According to Dr Diane Kelsall, interim editor in chief of the Canadian Medical Association Journal, the current bill on marijuana does not do enough to protect the vulnerable youth.
She says that there are a number of things in the bill that are problematic and which should be changed immediately.
Canadian youth have come on top in a research that tracked cannabis consumption in young people in North America and Europe, according to Canadian Pediatric Society.
The current bill has several flaws to it, editorial notes, which are: the minimum age for buying marijuana is 18 which is thought to be too young as the brain is still developing until the age of 25. Growing pot at home could increase the chances of younger people getting to it. There are no national standards for retail distribution and there are no limits on the potency of the strains that can be bought.
Minister Jane Philpott was asked if she is prepared to make the changes to the bill, especially the age limit to which she said that there will be opportunities to make adjustments to the bill as it is still not done with the legislative process. She also stated that just because a product is being made legal, that certainly does not mean it is advisable or even recommended for use.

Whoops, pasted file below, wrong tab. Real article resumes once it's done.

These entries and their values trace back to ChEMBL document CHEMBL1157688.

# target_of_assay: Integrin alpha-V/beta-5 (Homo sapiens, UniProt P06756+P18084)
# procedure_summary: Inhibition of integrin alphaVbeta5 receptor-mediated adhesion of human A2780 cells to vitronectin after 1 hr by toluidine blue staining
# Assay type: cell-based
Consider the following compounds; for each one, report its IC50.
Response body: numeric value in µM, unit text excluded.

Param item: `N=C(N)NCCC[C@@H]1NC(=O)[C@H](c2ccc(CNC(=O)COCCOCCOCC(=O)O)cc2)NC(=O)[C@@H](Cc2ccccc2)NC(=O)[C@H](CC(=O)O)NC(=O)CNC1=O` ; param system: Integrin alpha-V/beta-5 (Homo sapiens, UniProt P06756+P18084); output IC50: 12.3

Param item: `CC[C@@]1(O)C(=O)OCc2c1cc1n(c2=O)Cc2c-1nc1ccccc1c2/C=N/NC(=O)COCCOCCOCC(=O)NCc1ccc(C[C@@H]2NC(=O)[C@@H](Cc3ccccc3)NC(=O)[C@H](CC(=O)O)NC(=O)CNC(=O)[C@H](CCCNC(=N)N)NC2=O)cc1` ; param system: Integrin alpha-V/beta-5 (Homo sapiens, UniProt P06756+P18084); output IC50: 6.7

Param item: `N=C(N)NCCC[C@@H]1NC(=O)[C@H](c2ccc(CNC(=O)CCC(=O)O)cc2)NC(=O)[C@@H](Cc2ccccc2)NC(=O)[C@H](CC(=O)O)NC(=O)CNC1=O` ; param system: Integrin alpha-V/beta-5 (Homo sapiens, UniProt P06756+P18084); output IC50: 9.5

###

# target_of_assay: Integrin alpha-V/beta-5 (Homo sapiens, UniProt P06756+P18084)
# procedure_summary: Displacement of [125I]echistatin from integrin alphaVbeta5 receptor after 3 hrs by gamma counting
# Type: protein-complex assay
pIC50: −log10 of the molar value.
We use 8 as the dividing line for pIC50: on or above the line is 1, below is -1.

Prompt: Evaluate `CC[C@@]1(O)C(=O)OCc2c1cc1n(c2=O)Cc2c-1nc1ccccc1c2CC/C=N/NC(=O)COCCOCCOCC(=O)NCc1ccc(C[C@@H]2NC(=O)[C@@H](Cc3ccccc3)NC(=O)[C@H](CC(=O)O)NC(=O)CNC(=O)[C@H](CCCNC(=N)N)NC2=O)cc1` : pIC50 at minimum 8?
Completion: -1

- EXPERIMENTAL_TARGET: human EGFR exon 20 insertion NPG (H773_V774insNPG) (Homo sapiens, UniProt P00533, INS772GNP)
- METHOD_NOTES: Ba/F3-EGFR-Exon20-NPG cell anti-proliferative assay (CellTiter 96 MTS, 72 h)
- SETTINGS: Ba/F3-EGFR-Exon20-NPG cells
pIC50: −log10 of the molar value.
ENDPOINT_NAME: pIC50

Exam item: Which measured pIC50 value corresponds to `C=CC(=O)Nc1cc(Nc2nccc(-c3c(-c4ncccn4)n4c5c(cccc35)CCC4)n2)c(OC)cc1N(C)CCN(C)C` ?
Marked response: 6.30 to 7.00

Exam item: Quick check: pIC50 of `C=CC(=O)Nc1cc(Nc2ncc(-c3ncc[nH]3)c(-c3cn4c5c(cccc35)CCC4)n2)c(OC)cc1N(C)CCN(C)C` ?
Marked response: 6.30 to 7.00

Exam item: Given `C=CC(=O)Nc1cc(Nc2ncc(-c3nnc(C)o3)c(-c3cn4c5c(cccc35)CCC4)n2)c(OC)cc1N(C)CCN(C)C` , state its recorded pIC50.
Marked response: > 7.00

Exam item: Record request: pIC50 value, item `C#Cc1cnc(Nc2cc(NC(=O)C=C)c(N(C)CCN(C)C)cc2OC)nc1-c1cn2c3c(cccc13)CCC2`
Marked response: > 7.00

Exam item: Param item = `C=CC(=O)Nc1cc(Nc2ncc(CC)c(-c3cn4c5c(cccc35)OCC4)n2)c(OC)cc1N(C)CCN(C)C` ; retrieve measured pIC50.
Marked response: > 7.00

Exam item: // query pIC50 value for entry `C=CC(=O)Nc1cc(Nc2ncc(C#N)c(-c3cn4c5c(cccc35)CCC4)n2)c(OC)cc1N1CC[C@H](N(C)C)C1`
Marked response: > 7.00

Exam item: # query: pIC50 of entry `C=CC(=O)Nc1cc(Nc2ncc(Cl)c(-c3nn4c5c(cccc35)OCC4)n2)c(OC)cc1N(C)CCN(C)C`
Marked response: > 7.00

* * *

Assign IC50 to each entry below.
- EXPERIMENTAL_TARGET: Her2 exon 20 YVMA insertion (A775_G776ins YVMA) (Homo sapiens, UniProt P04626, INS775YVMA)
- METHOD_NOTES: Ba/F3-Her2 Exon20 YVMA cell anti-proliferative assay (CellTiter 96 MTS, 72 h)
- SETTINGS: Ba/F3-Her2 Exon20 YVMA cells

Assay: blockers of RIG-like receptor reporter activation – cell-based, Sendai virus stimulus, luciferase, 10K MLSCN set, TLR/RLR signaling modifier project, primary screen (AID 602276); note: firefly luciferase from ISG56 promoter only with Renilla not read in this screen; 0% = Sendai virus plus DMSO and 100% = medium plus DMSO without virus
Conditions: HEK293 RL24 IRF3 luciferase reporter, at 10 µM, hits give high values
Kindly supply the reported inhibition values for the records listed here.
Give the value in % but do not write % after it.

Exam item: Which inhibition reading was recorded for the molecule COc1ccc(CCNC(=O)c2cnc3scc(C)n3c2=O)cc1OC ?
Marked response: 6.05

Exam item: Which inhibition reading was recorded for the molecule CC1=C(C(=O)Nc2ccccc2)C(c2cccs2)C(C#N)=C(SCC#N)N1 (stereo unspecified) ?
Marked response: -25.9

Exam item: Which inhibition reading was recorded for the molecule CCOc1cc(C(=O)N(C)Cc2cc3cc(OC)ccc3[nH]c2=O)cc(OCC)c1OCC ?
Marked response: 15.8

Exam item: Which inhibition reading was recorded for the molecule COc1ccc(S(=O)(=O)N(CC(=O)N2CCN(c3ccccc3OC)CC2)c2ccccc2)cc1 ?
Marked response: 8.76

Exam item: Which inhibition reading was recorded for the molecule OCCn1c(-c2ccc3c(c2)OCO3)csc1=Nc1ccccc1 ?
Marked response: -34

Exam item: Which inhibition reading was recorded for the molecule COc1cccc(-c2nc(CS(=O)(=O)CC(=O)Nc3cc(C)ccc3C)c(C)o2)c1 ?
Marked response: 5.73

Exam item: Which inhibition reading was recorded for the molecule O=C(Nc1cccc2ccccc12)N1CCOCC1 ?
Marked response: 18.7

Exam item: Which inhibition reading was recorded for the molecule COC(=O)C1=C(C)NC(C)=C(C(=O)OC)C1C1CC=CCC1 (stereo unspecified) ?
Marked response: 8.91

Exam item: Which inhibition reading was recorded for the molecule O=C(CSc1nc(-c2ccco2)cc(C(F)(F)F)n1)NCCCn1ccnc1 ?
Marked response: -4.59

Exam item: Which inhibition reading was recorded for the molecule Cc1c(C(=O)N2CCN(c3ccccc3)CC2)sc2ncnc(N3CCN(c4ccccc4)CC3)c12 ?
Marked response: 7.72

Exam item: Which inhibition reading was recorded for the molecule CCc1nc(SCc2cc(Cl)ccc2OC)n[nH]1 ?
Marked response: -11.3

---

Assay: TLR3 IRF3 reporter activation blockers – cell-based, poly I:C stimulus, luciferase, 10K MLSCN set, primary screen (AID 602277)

Psychiatrist Romina Mizrah, from the Centre for Addiction and Mental Health in Toronto studies brain changes in young people under cannabis use. She notes that there are certain epidemiological studies that indicate that marijuana is a trigger and its use can predate psychosis. However, it is not clear whether marijuana use actually causes psychosis, which a completely different question and still unanswered.
Studies do, however, show that there are physical and functional changes found in the brains that are still developing. Those changes indicate damage to the brain with regular usage of marijuana. These studies are still not indicating any final conclusion, but they do warn that there needs to be a high level of caution when it comes to legalizing substances and making it available to a large array of young people.